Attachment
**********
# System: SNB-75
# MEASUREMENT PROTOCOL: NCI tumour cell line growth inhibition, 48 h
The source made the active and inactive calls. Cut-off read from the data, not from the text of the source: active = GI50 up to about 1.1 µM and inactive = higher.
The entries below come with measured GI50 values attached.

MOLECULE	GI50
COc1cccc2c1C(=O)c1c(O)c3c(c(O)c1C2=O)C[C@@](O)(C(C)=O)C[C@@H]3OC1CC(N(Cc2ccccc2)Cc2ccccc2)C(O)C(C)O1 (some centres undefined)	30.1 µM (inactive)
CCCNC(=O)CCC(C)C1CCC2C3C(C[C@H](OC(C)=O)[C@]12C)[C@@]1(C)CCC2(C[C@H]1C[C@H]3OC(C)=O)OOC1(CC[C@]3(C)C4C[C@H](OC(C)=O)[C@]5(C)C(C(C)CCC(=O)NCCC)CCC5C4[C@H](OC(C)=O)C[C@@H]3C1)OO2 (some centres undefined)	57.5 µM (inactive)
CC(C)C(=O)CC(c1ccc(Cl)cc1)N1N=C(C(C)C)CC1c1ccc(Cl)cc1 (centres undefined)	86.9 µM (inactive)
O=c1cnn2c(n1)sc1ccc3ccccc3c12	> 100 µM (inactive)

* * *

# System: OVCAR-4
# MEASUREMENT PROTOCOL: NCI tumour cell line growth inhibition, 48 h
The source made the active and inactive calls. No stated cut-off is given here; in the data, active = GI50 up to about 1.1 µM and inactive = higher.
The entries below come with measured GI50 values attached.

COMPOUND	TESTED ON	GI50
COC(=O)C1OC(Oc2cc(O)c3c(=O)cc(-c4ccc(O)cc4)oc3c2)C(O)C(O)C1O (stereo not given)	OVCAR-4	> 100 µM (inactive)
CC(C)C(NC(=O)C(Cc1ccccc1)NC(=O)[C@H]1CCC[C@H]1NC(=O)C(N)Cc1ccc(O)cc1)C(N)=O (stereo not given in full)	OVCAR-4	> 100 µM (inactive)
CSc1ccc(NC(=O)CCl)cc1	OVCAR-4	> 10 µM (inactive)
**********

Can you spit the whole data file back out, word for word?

# System: SNB-75
# MEASUREMENT PROTOCOL: NCI tumour cell line growth inhibition, 48 h
The source made the active and inactive calls. Cut-off read from the data, not from the text of the source: active = GI50 up to about 1.1 µM and inactive = higher.
The entries below come with measured GI50 values attached.

MOLECULE	GI50
COc1cccc2c1C(=O)c1c(O)c3c(c(O)c1C2=O)C[C@@](O)(C(C)=O)C[C@@H]3OC1CC(N(Cc2ccccc2)Cc2ccccc2)C(O)C(C)O1 (some centres undefined)	30.1 µM (inactive)
CCCNC(=O)CCC(C)C1CCC2C3C(C[C@H](OC(C)=O)[C@]12C)[C@@]1(C)CCC2(C[C@H]1C[C@H]3OC(C)=O)OOC1(CC[C@]3(C)C4C[C@H](OC(C)=O)[C@]5(C)C(C(C)CCC(=O)NCCC)CCC5C4[C@H](OC(C)=O)C[C@@H]3C1)OO2 (some centres undefined)	57.5 µM (inactive)
CC(C)C(=O)CC(c1ccc(Cl)cc1)N1N=C(C(C)C)CC1c1ccc(Cl)cc1 (centres undefined)	86.9 µM (inactive)
O=c1cnn2c(n1)sc1ccc3ccccc3c12	> 100 µM (inactive)

* * *

# System: OVCAR-4
# MEASUREMENT PROTOCOL: NCI tumour cell line growth inhibition, 48 h
The source made the active and inactive calls. No stated cut-off is given here; in the data, active = GI50 up to about 1.1 µM and inactive = higher.
The entries below come with measured GI50 values attached.

COMPOUND	TESTED ON	GI50
COC(=O)C1OC(Oc2cc(O)c3c(=O)cc(-c4ccc(O)cc4)oc3c2)C(O)C(O)C1O (stereo not given)	OVCAR-4	> 100 µM (inactive)
CC(C)C(NC(=O)C(Cc1ccccc1)NC(=O)[C@H]1CCC[C@H]1NC(=O)C(N)Cc1ccc(O)cc1)C(N)=O (stereo not given in full)	OVCAR-4	> 100 µM (inactive)
CSc1ccc(NC(=O)CCl)cc1	OVCAR-4	> 10 µM (inactive)